November is National Native American Heritage Month, a chance to acknowledge the history and living culture of Native American peoples. As a science, technology, and society program, this seems a good opportunity to discuss Native science, also called Indigenous science or Traditional Ecological Knowledge (TEK). As the varied names for this indicate, it’s not one monolithic entity but incorporates ideas from many perspectives. It is both traditional, building on Native peoples’ long histories of learning about and sharing knowledge, and contemporary, an ongoing part of living in and with the world.
What is Native Science?
Gregory Cajete (Santa Clara Pueblo) coined the term, and he describes Native science as “a metaphor for a wide range of tribal processes of perceiving, thinking, acting, and coming to know that have evolved through human experiences with the natural world.” Cajete says, “Native science is born of a lived and storied participation with the natural landscape. It is the collective heritage of human experience with the natural world” (2). In other words, Native science combines human and nonhuman and describes what humans know by relating to, communicating with, and experiencing the world. It is not a science based on laboratory experiments or anonymous review.
This contrasts with Western ideas of science by emphasizing connection rather than separation, relationships rather than objective distance. Native science sees people as part of the world they’re learning about, not outside it, and therefore people cannot be removed from scientific work. If you’ve been trained to think of science as necessarily objective and tainted by any hint of subjectivity or bias, this may sound unscientific. However, as Leila McNeill points out in a Lady Science interview, “It really just means that it’s grounded in this specific experience of this specific group of people in this specific place, which can actually give us better results than if we were looking at something that is looking at large, broad questions that they’re trying to apply to everything that just kind of obscures the particular.”
To end National Poetry Month and my exploration of the relationships between poetry and science, I want to turn to the process of writing poetry rather than poetry that addresses scientific ideas. More specifically, who – or what – writes poetry? Can an algorithm write poetry? Poetry is usually considered a particularly human thing. It’s an art form that requires linguistic ability, and it is associated with subjective experience, emotion, and interiority. Algorithms have access to language, but they lack individual identity, experiences, and emotions. Algorithms can be programmed to write poetry, so the question is really: does that count as poetry?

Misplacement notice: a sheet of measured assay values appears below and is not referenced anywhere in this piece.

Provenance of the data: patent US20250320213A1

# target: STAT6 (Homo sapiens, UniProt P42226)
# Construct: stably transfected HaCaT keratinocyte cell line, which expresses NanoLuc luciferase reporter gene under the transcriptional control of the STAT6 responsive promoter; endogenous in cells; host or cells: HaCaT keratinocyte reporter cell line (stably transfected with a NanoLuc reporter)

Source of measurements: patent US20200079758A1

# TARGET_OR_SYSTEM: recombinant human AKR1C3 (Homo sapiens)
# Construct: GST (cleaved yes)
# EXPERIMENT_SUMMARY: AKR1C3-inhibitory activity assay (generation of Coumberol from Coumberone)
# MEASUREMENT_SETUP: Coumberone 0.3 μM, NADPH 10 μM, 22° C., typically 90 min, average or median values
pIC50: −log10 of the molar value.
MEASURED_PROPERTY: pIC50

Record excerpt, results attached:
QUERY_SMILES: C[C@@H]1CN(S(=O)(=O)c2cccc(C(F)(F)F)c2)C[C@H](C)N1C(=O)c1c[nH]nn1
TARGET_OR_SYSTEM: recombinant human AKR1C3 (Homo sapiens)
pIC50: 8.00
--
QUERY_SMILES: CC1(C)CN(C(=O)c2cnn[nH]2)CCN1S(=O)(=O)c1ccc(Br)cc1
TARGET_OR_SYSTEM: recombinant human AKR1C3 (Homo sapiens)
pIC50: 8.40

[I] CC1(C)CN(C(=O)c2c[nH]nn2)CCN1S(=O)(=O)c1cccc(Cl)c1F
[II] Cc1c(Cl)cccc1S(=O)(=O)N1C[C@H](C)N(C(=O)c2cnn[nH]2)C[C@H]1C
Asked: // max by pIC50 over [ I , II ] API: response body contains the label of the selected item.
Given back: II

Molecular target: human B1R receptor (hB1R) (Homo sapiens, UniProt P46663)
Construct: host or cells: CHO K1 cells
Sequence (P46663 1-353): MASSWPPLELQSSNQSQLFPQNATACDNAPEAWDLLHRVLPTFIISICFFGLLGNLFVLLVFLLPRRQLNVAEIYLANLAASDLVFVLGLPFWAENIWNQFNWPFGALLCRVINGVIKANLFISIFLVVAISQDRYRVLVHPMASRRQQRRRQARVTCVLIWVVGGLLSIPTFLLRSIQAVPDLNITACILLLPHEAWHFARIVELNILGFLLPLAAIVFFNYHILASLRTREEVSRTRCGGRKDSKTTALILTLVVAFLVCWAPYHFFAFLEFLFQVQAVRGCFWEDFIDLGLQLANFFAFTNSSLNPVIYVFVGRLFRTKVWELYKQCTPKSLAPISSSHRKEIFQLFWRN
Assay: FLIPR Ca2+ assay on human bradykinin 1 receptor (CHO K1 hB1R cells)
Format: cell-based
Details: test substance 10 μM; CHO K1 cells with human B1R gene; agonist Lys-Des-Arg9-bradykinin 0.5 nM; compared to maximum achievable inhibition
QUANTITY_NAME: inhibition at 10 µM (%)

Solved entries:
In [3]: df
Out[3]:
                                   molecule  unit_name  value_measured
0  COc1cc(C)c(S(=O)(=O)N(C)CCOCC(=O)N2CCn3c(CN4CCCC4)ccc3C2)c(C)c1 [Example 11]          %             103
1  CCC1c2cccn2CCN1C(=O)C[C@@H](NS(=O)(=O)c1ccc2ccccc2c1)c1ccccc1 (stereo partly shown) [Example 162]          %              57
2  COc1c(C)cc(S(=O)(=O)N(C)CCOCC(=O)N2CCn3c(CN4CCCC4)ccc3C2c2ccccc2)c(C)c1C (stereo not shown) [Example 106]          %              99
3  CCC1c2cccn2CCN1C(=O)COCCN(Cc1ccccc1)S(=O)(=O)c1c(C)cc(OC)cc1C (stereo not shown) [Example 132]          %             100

Bot or Not (sadly now defunct) takes up this topic by exploring whether we can actually tell the difference between poetry written by a human and poetry written by a bot. Check out some samples and see how you do. Here’s one example to consider:
Red flags the reason for pretty flags. And ribbons. Ribbons of flags And wearing material Reason for wearing material. Give pleasure. Can you give me the regions. The regions and the land. The regions and wheels. All wheels are perfect. Enthusiasm.
Does this seem like the work of a human poet? If you’re looking for expressions of emotion and interiority – as I primed you to do in the introduction – you might suspect this is the work of the bot. It’s not, though. It was written by Gertrude Stein, who was famous for challenging expectations of language use anyway. Kind of a tricky one. Ultimately, though, Oscar Schwartz, one of the creators of Bot or Not, said that 65% of their human readers failed the test for some of the poems in their database, indicating that it’s not just about Gertrude Stein being Gertrude Stein. There’s some real confusion about what’s human about poetry – and about humans themselves.